VanDeWeghe has a lot of interest in international prospects and development of overseas players. He was considered instrumental in the development of Dirk Nowitzki in his time with the Mavericks.

My hope is ownership stays far away from VanDeWeghe, but he would fill the criteria that Harris has seemed to put out there right now.

The Wildcards

These next few candidates are names that I’ve heard floated out there, but I’m not sure ownership has the interest (or the candidate has the experience) for the two sides to arrange a serious meeting.

Ben Falk/Sachin Gupta - Hinkie’s Brain Trust (Right and Left Hand of the Process)

Falk: Founder of Cleaning the Glass (out of the league past 2 years)

Previously: Basketball Analyst (Trail Blazers), Basketball Analytics Manager (Trail Blazers), VP of Basketball Strategy (76ers)

Gupta: Special Advisor for the Houston Rockets for 1 year

Previously: Basketball Ops and Salary Cap Analyst (Rockets), VP of Basketball Ops (76ers)

I think if the 76ers wanted to experience Sam Hinkie’s culture again, but without ownership wanting to lose any love from the NBA or certain media, these two would be the way to go.

Falk founded the Cleaning the Glass site, which is truly a great source for both the casual basketball fan and those who want to get deeply involved in analytics. Falk has earned tremendous respect around the league, and he is really young. If you haven’t read it yet, here is an awesome SI article on Falk that has quotes from Gupta and Hinkie as well.

Falk seems to be content in his role outside of the NBA right now, so I doubt he gets a look in the near future. But I would put him in the same tier as Zarren and Rosas if there was a little bit more buzz.

Gupta has just as much respect in league circles. Hinkie’s number two (and architect of ESPN’s Trade Machine) was known as the driving force behind trades in Hinkie’s tenure. Gupta loved the Trade Deadline, making sure to propose as many potential avenues to team-building as possible. With his CBA background, he certainly knew a few tricks that other teams didn’t think were very good or didn’t know at all (such as pick swaps).

Derek Bodner wrote a great article for Philly Voice detailing Gupta’s rise. I think it’s fair to say that the non-traditional front office that Hinkie assembled turned out pretty well.

Gupta is back in an advisory role with Daryl Morey in Houston. Ownership probably won’t test the waters on him or Falk, but they are certainly more experienced than these next two.

Marc Eversley/Ned Cohen - The Colangelo Squad (2 years)

Eversley: VP of Player Personnel (76ers)

Previous Positions: Director of Basketball Ops (Raptors), VP of Player Personnel (Wizards)

Cohen: Associate VP and Chief of Staff (76ers)

Previous Positions: Associate VP of the NBA (2004-2016)

I’m trying my best to separate Colangelo from guys like Cohen and Eversley. By all accounts, these two are great guys that Brett Brown has had a good time working with collaboratively. That being said, I think we can only expect team-building somewhere between this offseason and Bryan Colangelo’s tenure if either of these two are hired.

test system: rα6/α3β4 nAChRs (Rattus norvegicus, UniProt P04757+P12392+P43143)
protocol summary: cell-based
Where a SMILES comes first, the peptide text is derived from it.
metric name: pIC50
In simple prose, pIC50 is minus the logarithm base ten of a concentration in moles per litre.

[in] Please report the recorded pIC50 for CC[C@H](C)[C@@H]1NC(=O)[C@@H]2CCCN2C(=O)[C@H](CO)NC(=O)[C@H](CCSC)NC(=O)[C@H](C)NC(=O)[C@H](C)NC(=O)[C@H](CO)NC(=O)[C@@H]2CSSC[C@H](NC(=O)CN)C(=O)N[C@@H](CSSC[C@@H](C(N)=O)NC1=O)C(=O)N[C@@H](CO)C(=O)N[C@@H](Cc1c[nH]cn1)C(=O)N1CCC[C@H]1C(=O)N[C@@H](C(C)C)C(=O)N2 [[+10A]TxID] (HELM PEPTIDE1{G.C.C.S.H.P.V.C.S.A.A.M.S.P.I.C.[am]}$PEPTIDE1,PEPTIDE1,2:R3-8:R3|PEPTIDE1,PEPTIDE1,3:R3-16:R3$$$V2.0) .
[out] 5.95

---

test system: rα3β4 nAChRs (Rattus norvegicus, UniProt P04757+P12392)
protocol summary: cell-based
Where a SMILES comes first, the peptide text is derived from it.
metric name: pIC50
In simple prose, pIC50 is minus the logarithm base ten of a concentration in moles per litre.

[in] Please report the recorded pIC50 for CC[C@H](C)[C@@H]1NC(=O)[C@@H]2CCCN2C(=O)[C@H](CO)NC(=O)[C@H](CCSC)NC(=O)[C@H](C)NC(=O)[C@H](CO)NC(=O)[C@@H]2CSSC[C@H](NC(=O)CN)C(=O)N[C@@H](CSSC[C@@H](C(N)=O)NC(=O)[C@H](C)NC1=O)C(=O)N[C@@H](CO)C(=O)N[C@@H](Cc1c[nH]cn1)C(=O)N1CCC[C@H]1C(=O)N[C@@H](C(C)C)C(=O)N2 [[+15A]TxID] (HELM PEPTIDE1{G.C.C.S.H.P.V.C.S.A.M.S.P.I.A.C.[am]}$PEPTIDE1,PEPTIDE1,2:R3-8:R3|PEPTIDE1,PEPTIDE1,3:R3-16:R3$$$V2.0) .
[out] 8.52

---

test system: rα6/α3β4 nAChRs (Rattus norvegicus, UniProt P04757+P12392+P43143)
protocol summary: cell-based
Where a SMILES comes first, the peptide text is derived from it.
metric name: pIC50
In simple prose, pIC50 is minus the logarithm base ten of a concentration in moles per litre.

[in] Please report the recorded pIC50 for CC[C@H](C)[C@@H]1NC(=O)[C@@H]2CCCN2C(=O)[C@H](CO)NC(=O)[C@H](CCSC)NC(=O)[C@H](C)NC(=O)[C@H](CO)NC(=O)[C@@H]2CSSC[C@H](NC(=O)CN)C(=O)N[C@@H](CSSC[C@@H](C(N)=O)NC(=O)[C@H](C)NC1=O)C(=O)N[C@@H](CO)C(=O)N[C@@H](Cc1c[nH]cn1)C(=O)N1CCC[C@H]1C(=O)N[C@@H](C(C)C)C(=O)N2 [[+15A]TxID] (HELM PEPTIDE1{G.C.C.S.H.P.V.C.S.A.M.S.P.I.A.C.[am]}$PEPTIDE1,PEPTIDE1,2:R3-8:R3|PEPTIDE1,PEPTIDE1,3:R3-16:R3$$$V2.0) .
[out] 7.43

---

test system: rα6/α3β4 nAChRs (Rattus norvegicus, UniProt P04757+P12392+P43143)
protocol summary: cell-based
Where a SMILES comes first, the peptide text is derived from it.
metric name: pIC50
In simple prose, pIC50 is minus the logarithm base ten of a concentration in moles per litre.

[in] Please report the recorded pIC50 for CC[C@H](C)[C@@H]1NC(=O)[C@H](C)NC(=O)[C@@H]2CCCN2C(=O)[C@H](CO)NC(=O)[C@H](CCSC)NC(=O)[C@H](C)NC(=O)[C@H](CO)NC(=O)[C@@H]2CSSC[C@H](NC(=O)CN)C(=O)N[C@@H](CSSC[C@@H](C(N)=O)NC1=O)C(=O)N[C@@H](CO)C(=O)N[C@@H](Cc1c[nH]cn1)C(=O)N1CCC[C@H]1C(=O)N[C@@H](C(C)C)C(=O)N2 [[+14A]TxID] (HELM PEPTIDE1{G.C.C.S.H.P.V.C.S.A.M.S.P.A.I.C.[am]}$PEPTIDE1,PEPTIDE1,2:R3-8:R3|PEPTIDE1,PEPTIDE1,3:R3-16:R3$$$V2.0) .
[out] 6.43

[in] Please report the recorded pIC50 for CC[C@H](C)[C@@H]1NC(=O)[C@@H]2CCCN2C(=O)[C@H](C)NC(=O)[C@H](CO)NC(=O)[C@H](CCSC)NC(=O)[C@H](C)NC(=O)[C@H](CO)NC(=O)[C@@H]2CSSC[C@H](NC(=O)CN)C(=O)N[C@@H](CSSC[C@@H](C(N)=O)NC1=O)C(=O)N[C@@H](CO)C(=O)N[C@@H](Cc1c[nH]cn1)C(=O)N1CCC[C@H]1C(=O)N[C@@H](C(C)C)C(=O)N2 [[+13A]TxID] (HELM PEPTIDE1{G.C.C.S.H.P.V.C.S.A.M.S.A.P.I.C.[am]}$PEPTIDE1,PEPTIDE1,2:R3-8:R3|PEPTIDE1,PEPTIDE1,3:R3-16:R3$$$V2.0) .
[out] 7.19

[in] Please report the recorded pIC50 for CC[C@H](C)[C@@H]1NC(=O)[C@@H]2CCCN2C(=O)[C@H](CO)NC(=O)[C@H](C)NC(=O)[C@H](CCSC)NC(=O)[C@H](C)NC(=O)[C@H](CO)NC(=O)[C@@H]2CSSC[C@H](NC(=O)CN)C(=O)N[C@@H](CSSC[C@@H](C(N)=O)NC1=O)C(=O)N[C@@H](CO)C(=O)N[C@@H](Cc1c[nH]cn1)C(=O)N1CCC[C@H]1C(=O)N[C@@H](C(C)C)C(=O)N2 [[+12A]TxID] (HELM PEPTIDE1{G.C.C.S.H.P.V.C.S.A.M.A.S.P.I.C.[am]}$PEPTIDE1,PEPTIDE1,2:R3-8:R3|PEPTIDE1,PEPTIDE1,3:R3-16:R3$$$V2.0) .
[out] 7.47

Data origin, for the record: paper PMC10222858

I know some have been content with how this offseason has played out. But I do think it is important to note that the 76ers will only have one more year of max cap eligibility before they need to pay up for their young guys. I’m not quite sure if Cohen or Eversley are guys who should get you amped if you hear their names brought up in the GM search.

Harris’s comments yesterday seemed to suggest that he wants the next GM to keep the front office intact. I don’t think that’s feasible or sends the right message out to prospective GMs. A new person will want to bring in their own crew, and that’s their right if they will be running the ship. Yes, they will need to get along with Brett Brown, but let them figure out whether they will keep Cohen and Eversley. Don’t force it upon them.

Anyway, between the two, I think Eversley gets the nod because of his experience in multiple organizations. But I’m not crossing my fingers for him to get the call up here.

Elton Brand - GM of the Delaware Blue Coats (1 year)

Previous Position: NBA Player (1999-2016), Player Development Consultant (76ers)

Yes, this name has been floated around once or twice. Although Brand is a Philly favorite, he’s certainly going to need much more experience before he’s seriously considered for a GM job.

I only really put him up here because it seems like a move where Brand wouldn’t be the true number one, which could open a door to a meritocracy with Brown, Cohen, and Eversley up top.

Shane Battier - Director of Basketball Development and Analytics for the Miami Heat (1 year)

Previous Positions: NBA Player (2001-2014), ESPN Analyst

Similar to Brand, Battier probably needs a little bit more experience before he’s seriously considered for GM openings. That being said, he was briefly a part of the Pistons GM search (although he would have had to report to Ed Stefanski, not steer the ship himself). Maybe Battier gets a courtesy call in the GM search.

The Architect

Sam Hinkie - ousted 76ers GM

Previous Positions: Executive Vice President (Rockets)

I suppose there is a non-zero chance this could happen. But it’s not something I would hold my breath for. Hinkie seems quite content outside of the NBA at this time and even in consultant roles with other teams (THE BRONCOS).

I think it would be more likely at this point that ownership reaches out to him than he accepts the position. Especially because he would want his own team that he’s comfortable with. And certainly a breach of trust occurred in the transition from Hinkie to Jerry Colangelo and then Bryan Colangelo.

So that’s 17 candidates. I’m sure a name will pop up out of left field as the search heats up. But let’s all hope that ownership takes the time to exhaust all avenues before coming to a decision.